Big Boss Man

Jim Hannifin commands a ready-made urban army—and he keeps winning his battles.

Above Jim Hannifin's cluttered desk is an award, inked in amateur calligraphy and framed in fake wood.

Hannifin tacked the prize to his wall in February 1995, shortly after he moved his business, Ready Temporary Services, to 1915 East Colfax Avenue. Leaders of the local business group Colfax on the Hill, Inc., stopped by to present Hannifin with the Chairman's Award, a friendly welcome-to-the-neighborhood gesture.

The chairman herself, Margot Crowe, owner and proprietor of the cozy bed-and-breakfast directly across the street from Hannifin, made the presentation. Crowe wasn't just a fixture on East Colfax, she was a legend. Crowe's family had owned the Holiday Chalet since 1912; she liked to tell people that she was conceived on Colfax, born on Colfax, lives on Colfax, plays on Colfax and wants to die on Colfax. And so like warm neighbors often do, when Hannifin moved in, Crowe invited all the local business owners to gather for a continental breakfast at the Ramada Inn to meet the new guy.

She's seen enough: Margot Crowe, owner of the Holiday Chalet, says Jim Hannifin sued her "as a warning."
She's seen enough: Margot Crowe, owner of the Holiday Chalet, says Jim Hannifin sued her "as a warning."
She's seen enough: Margot Crowe, owner of the Holiday Chalet, says Jim Hannifin sued her "as a warning."
James Bludworth
She's seen enough: Margot Crowe, owner of the Holiday Chalet, says Jim Hannifin sued her "as a warning."

While the business owners sipped hot coffee and munched buttered croissants, Crowe spoke highly of Hannifin. She said she was glad he had purchased that shabby old building across the street and turned it into something presentable. She noted that Hannifin's business and its 500 employees would bring a $5 million payroll to the neglected strip of East Colfax. Crowe spoke glowingly of Jim Hannifin's strong reputation for diving into neighborhood issues, for taking charge in the community.

"Outspoken and direct in his views," Crowe said, "he believes COTH should not be an approving or disapproving arbiter of existing businesses; rather, that its primary function should be to encourage all businesses here to succeed and to help bring more business into the district."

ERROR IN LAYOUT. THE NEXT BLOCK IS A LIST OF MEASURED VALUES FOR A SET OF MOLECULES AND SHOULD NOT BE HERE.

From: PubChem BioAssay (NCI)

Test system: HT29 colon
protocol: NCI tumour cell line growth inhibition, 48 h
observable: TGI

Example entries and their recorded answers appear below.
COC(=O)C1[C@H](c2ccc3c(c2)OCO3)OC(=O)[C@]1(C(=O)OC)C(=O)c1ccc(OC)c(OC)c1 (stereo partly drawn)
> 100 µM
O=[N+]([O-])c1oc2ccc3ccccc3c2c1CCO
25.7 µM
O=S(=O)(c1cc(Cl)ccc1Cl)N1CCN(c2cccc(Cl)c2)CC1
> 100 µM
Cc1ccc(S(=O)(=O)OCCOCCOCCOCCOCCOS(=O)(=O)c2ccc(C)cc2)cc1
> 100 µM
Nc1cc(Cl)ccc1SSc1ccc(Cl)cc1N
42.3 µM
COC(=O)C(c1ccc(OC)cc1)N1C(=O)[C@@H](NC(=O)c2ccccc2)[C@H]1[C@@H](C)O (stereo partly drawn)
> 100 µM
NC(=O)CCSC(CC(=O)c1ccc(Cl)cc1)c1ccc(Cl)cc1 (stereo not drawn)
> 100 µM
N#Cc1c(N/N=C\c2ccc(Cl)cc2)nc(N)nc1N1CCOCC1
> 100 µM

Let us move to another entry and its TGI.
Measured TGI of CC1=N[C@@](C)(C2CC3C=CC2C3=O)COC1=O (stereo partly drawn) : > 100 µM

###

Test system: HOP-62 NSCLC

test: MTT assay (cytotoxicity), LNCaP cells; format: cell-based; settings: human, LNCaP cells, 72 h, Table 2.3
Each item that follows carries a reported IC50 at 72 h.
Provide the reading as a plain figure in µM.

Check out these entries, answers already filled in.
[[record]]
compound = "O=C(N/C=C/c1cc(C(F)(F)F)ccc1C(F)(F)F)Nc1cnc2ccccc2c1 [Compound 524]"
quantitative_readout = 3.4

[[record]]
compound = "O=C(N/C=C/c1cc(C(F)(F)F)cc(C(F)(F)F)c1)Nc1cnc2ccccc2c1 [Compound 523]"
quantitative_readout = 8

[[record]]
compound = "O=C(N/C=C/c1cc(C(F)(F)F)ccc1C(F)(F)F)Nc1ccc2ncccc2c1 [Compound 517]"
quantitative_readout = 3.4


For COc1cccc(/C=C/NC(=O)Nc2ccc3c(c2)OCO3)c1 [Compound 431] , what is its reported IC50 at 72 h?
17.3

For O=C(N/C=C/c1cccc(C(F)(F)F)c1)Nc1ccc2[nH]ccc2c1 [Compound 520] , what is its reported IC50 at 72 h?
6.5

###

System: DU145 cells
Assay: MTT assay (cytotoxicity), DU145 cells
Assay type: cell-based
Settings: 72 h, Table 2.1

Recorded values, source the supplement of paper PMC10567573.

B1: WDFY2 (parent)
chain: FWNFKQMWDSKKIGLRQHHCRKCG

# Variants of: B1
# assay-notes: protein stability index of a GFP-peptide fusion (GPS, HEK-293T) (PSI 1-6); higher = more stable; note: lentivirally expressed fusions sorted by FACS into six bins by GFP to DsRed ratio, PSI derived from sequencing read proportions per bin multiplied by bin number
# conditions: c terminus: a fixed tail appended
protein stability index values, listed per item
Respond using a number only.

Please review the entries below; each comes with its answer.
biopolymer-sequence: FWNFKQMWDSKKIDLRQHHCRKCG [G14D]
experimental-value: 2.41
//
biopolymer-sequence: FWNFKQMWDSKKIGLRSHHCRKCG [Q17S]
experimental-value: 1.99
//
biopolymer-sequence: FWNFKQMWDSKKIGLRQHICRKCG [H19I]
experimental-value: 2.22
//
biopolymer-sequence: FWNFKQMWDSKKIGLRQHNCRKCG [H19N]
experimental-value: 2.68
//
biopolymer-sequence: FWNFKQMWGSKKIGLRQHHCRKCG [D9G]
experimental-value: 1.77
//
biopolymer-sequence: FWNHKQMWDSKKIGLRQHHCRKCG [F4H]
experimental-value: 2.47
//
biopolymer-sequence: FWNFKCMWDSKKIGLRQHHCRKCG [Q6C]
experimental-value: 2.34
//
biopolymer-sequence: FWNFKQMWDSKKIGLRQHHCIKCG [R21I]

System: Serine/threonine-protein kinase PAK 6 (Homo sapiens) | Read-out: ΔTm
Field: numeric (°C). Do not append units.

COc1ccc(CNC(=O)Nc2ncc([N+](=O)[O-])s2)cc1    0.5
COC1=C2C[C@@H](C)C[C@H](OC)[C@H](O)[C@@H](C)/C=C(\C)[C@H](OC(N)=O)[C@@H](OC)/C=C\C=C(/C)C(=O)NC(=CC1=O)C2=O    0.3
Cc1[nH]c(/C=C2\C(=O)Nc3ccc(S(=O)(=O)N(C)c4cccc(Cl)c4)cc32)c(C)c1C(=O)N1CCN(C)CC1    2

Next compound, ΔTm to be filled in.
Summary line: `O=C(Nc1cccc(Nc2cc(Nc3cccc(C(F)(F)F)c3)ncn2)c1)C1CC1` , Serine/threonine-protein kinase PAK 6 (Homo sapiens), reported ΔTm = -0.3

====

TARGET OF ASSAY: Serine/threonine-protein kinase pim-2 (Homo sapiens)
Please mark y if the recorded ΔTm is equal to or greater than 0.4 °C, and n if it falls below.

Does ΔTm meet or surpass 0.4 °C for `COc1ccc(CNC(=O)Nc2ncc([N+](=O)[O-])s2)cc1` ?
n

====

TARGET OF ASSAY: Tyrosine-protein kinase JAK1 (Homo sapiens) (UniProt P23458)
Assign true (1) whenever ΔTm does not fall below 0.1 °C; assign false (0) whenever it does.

But even as Crowe uttered those words of praise, she knew Hannifin was a neighborhood bully. Sure, she'd heard that Hannifin dove into neighborhood issues, but she'd also heard he did it nails first.

The Chairman's Award, it turned out, wasn't just a pat on the back -- it was a deep massage. "It was largely tongue-in-cheek," recalls Buzz Geller, current chairman of Colfax on the Hill and owner of a Paradise Cleaners at Colfax and Adams. "It was along the logic of, 'Here's an award -- now play ball with the rest of us, would you?'"

Other Denver neighborhoods, such as the Golden Triangle, were getting city planners to rezone their commercial strips to block out the seedy businesses that kept them in the gutter and out of the economic high times of the '90s. For their own piece of the world, the Colfax on the Hill business owners wanted to freeze out any new tattoo shops, adult bookstores and, eventually, temporary labor shops like Jim Hannifin's.

Don't worry, they told Hannifin. You'll be grandfathered in, and your competition will be kept away.

Over the course of the next four years, the business owners held meetings with the neighbors, lobbied the city's planning office and dreamt of a new world. But Hannifin, the 6' 5" Irishman with the booming voice and the cut-to-the-quick snarls, wasn't playing ball. He quickly accused his neighbors of trouncing the working poor to achieve their own goals, of going so far as to practice "economic cleansing."

When the dispute turned into a fight and then a brawl, Hannifin unleashed his brand of "urban guerrilla warfare" on his neighbors. He paid his scraggly "Ready Men" employees to picket in front of Geller's business with signs that read, "Paradise Cleaners Is Against the Working Poor." He sued Crowe for slander. He sent out his employees to collect signatures against the rezoning plan and came up with 3,200 of them -- a mother lode of support. And when the rezoning plan was finally scheduled to go before the city's Land Use Committee this past June, Hannifin didn't hesitate to throw his cash around. He hired CRL, the most influential lobbying firm in Denver (see "Big Boss Lady," in this week's issue).

"I make no secrets about hiring CRL," Hannifin says, spreading out his long arms like Christ. "I was facing these neighborhood organizations who have full-time executive directors that go out and lobby for what they want. I didn't have that kind of time. I didn't know how to work the system like they did. And you know what happens if you don't know how to work the system? You can end up stepping on your own dick."

Out on East Colfax, people think Jim Hannifin is either a saint or a sonuvabitch. Mostly, they're thinking sonuvabitch.


Growing up, Jim Hannifin learned people can hate you for the damnedest reasons.

Hannifin was raised in an Irish ghetto in Butte, Montana, a hard mining town loaded with more booze than copper. His father quit school after the eighth grade and provided for the family by running gambling halls. At age eight, Jim earned $1 a week for delivering popcorn and candy to the old ladies who spent their evenings playing bingo. As a young child, Hannifin didn't know being Irish, Catholic and blue-collar wasn't exactly chic. He would find that out later as he traveled with his high school basketball team to the big cities, like Billings.

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